Nov 26, 2019

If you’ve been on social media for the past week, you’ve probably seen how much of a mess the 2019 SEA Games is gearing up to be. From journalists not getting their media passes to portions of the stadium still finishing construction or renovation a mere week before the competition (with the rush even causing a workplace accident), the whole thing reeks of Fyre Festival-levels of corruption and ineptitude.

One aspect that stood out the most is how the Philippine SEA Games Organizing Committee (PHISGOC) has been treating its guests. Images of various football teams in distress (the Cambodian team sleeping on the hotel room floor, Timor Leste’s team left stranded while waiting for their shuttles, and the Thai team given limited food and water rations) have been circulating around the web, inciting the frustration of many, local and foreign governments alike. 

It’s a PR nightmare, but one that’s especially damning for the Philippines. 

Filipino hospitality 

Ecosia search (Google is not welcome in this house) the words “Filipino hospitality” and you’ll get a deluge of articles talking about this one mythic quality all Filipinos can be proud of. It’s something the tourism industry thrives on. Sure, our traffic situation is one of the world’s worst; sure, we’re experiencing extreme political unrest; sure, our beaches are on a decline; whatever, we as a people at least, treat our guests right.

The way the SEA Games organizing body has been treating its foreign participants right now directly contradicts that. Spending P50 million on a cauldron but not making sure your guests have enough food and water (or, as in the case of many of the Muslim athletes, not even the right kind of food)? The Filipino hospitality coda at its very core entails treating guests as best as you possibly can no matter your financial limitations, and the inefficiency that we’re seeing violates all of that.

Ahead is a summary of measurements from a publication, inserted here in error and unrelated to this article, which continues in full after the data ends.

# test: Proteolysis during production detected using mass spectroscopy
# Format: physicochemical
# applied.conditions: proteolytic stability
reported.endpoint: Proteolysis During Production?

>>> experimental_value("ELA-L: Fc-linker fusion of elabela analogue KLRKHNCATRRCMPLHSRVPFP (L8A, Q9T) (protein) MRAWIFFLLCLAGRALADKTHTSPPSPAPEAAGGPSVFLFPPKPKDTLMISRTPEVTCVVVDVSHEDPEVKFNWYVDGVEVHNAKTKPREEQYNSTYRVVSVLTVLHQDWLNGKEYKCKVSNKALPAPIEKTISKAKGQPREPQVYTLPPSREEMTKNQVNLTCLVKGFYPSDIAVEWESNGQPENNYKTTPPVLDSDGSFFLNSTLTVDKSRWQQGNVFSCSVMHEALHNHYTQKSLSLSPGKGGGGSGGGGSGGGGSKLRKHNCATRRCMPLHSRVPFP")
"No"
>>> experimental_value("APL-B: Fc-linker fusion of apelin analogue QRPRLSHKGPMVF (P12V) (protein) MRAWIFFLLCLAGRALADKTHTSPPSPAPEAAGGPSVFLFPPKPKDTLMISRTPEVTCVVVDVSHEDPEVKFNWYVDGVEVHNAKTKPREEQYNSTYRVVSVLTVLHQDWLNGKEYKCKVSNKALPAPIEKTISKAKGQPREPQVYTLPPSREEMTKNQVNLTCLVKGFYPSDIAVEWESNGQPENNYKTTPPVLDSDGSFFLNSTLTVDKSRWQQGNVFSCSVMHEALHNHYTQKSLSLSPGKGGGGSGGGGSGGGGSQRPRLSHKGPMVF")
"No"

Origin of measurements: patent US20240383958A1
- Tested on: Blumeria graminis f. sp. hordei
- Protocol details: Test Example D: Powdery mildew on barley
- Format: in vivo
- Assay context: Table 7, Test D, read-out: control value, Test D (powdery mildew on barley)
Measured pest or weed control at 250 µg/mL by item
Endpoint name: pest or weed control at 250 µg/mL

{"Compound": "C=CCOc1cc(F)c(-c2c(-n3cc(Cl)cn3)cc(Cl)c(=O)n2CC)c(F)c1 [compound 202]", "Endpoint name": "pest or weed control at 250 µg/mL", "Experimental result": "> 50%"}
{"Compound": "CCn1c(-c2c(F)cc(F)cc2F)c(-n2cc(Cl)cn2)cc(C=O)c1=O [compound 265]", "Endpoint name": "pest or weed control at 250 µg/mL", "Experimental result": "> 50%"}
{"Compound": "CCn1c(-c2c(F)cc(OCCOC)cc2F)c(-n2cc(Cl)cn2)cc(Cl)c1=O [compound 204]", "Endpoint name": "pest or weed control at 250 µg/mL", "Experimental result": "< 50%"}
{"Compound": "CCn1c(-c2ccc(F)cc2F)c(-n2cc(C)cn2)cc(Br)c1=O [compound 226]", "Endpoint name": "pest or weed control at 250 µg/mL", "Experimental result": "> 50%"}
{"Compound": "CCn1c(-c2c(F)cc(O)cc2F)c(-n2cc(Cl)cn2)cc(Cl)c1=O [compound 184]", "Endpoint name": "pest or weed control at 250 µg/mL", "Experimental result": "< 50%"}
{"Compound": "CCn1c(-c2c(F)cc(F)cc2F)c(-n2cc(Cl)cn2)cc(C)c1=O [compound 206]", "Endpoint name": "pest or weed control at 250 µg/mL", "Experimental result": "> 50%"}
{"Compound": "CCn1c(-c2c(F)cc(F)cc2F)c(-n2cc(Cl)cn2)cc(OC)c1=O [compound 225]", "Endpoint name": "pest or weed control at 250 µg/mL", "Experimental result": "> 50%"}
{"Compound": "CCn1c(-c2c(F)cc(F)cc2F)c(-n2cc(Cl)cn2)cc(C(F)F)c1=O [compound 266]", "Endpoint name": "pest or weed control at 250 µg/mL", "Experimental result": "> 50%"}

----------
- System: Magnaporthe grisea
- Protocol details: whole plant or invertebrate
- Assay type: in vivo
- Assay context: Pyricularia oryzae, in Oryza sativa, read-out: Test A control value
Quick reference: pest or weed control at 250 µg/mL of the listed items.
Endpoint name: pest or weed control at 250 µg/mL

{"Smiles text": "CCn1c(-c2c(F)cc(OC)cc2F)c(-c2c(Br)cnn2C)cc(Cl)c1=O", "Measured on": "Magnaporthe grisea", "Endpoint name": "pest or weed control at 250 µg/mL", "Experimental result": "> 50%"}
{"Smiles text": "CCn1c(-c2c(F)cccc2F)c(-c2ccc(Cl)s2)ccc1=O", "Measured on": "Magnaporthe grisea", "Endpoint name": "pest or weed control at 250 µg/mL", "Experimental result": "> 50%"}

“Timor Leste is just a poor country,” a netizen wrote about the Timor Leste’s football team’s frustration. “So don’t ya (sic) act like your (sic) mistreated.” The implicit meaning: “You have no right to complain.” It’s an incredibly insensitive and horrible statement to say, especially because of the national attitude concerning hospitality, which is why that statement was lambasted throughout social media. 

And yet, there’s a sad honesty to it. In 2014, global research network World Values Survey included the Philippines as one of the least racially tolerant countries in the world, a dubious honor that rings true to anyone who’s heard an acquaintance defend their use of the N-word, or seen someone deride the Filipino-Chinese community. Or, look at how IP groups are constantly being displaced, how informal settler communities can be stripped of their homes in a day. For many Filipinos, if you’re poor or different, you don’t deserve the same rights.

And that’s an important dimension of Filipino hospitality that’s left unsaid: That it’s largely given only to those with cultural and economic power. Not to say that all Filipinos are like that but that enough are. So when an organization screws up this badly at hosting an international competition, how much of that can be owed to the fact that the competitors are mostly fellow Asians from mostly developing countries? Would the governing body have allotted more money and time into their wellbeing if majority of the contestants were from the West, instead of using its budget on a cauldron and a comfort room with two toilets inside a single stall? Would they have been more efficient if, instead of the SEA Games, this was the Olympics?

In any case, the #SEAGamesFail is a wake-up call for everyone. On the political side, it shows that we need to hold our government more accountable for the projects they take on. But it also shows that we need to examine what we mean when we say hospitality.

 

Header photo courtesy of Tristan Tamayo for Inquirer Sports

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